Infant children could use woodlands as a resource to learn about shape and space through practical activity in the environment. They could also be given opportunities to estimate and measure in a range of practical contexts (Ma3.1d).

First-hand experience forms a major part of 'Scientific enquiry' work at Key Stage 1, during which children are expected to explore using the senses of sight, hearing, smell, touch and taste as appropriate, and to make and record observations and measurements (Sc1.2f). However, the main focus of Key Stage 1 work in the woodlands relates to Attainment Target Sc2 'Life processes and living things'.

Infant children could use woodlands to:

  • consider the difference between things that are living and those that have never been alive (Sc2.2a).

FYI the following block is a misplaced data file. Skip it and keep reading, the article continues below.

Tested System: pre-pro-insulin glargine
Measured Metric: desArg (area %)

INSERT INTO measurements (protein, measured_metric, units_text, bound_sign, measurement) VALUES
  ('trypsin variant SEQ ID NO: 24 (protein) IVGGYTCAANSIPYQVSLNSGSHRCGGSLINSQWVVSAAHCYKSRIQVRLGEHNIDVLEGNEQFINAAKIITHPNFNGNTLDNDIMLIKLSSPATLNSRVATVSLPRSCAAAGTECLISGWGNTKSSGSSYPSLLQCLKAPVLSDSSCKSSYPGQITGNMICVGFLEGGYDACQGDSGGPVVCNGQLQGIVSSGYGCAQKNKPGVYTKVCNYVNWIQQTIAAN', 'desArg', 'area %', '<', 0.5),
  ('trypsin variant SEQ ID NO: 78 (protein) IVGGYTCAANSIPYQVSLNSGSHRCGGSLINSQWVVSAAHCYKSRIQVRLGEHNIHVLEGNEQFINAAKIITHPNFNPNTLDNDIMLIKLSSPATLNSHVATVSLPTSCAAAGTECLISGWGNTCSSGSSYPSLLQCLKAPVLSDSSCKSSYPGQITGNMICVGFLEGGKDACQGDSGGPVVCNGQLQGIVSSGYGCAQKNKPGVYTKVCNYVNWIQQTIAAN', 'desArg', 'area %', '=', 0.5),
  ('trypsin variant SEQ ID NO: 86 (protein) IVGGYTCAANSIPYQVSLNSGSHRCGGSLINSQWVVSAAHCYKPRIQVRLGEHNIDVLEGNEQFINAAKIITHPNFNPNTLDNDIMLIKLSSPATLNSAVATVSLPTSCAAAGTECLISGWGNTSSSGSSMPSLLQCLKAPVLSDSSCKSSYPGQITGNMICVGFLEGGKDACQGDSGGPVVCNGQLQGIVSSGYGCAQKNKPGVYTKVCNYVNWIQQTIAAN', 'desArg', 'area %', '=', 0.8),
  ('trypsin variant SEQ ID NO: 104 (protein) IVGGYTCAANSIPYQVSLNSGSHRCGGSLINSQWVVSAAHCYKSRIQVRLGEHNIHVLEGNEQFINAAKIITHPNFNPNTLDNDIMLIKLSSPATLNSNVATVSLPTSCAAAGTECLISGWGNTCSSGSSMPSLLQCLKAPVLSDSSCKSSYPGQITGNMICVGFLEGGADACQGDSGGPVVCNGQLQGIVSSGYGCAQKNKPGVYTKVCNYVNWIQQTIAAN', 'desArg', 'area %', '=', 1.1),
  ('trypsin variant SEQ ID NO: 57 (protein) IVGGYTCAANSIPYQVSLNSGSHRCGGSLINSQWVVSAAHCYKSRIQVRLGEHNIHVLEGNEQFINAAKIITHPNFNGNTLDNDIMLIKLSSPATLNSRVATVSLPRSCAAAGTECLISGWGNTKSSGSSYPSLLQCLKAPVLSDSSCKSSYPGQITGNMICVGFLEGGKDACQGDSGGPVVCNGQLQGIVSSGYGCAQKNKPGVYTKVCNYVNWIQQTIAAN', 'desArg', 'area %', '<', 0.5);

• find out about the different kinds of plants and animals in the local environment (Sc2.5a) and group these according to similarities and differences (Sc2.4b).
  • identify similarities and differences between local environments and ways in which these affect the animals and plants found there (Sc2.5b).
  • relate life processes to animals and plants found in the local environment (Sc2.1c).
  • recognise and name different parts of flowering plants (Sc2.3b) and understand that seeds grow into flowering plants (Sc2.3c).
  • learn the importance of caring for the environment (Sc2.5c).

Key Stage 1 Qualifications and Curriculum Authority science units of that relate to the Heritage Woodlands include 1B 'Growing plants'; 2B 'Plants and animals in the local environment'; and 2C 'Variation'.

The geography curriculum at all Key Stages requires children to carry out geographical enquiry, both inside and outside the classroom (7b).

The Heritage Woodlands and materials relating to them provide a resource for the development of children's geographical skills, including:

  • asking geographical questions (1a)
  • observing and recording evidence (1b)
  • the use of geographical vocabulary (2a),